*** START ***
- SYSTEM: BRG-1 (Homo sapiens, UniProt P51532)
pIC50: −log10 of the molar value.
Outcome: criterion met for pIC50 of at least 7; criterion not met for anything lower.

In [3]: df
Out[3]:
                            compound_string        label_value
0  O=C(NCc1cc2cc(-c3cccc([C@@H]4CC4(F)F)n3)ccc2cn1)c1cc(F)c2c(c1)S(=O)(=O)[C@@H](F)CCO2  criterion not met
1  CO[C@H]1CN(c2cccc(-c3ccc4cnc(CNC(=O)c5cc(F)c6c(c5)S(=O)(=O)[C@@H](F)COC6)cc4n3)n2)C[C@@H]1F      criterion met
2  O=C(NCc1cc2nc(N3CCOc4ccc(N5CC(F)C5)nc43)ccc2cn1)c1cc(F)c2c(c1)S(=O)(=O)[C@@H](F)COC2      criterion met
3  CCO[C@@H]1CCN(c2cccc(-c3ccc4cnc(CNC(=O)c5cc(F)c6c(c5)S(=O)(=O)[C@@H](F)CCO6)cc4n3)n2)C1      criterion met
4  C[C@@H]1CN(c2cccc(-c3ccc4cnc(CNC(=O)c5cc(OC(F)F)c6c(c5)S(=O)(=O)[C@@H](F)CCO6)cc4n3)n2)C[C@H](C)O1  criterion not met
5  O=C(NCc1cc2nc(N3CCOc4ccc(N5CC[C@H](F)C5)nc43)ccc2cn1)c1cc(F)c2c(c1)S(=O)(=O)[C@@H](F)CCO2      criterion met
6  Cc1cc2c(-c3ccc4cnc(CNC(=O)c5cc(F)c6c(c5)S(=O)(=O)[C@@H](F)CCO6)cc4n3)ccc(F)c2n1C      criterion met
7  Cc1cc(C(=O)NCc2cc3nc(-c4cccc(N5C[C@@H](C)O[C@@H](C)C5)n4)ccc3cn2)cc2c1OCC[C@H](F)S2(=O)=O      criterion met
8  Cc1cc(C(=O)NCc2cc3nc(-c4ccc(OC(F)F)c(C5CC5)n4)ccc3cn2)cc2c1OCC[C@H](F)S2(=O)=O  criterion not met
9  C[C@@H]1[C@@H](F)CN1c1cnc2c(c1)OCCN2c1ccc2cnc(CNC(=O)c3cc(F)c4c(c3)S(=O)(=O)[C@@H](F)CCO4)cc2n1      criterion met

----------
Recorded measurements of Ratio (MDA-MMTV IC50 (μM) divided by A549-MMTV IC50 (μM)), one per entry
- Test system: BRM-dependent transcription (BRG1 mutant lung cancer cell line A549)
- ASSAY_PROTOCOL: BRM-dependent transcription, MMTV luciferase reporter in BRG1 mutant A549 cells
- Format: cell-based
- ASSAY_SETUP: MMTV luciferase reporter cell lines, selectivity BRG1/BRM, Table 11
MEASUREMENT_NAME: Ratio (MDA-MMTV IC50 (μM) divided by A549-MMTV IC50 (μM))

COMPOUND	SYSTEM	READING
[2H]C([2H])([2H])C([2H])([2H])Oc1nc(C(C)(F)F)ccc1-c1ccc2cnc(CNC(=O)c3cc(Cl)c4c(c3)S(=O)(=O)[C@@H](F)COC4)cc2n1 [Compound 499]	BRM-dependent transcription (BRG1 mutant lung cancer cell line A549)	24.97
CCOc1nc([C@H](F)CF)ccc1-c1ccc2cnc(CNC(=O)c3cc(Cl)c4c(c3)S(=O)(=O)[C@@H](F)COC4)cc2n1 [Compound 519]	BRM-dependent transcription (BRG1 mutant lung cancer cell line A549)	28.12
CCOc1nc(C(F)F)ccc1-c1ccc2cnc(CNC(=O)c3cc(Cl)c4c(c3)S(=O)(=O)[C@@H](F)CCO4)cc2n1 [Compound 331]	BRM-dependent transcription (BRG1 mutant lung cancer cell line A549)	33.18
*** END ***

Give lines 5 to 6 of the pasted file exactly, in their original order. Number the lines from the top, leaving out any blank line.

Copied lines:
Out[3]:
                            compound_string        label_value